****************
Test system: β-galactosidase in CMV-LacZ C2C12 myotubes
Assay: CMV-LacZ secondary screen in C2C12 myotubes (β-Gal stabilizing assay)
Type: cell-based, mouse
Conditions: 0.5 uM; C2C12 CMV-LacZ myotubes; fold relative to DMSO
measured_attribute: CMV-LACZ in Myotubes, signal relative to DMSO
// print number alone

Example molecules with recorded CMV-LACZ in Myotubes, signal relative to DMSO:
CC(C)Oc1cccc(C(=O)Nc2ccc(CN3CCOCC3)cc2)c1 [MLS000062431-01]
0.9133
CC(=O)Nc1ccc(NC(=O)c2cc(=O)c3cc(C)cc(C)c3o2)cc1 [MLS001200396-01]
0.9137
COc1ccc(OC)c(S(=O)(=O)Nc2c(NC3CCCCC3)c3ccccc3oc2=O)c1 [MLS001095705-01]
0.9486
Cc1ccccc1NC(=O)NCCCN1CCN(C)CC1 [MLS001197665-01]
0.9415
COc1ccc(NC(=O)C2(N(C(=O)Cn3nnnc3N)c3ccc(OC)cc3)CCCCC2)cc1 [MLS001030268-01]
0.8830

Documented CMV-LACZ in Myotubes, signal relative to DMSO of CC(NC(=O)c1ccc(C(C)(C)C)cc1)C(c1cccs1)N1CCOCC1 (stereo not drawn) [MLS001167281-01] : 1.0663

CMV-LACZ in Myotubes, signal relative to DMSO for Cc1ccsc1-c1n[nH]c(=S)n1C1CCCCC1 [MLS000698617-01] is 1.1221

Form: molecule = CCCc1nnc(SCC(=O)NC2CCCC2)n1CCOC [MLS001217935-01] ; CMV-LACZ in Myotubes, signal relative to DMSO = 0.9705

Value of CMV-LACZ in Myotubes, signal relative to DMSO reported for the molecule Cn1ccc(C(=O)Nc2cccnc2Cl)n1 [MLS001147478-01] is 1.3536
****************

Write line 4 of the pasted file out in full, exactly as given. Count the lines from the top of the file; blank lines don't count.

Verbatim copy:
Conditions: 0.5 uM; C2C12 CMV-LacZ myotubes; fold relative to DMSO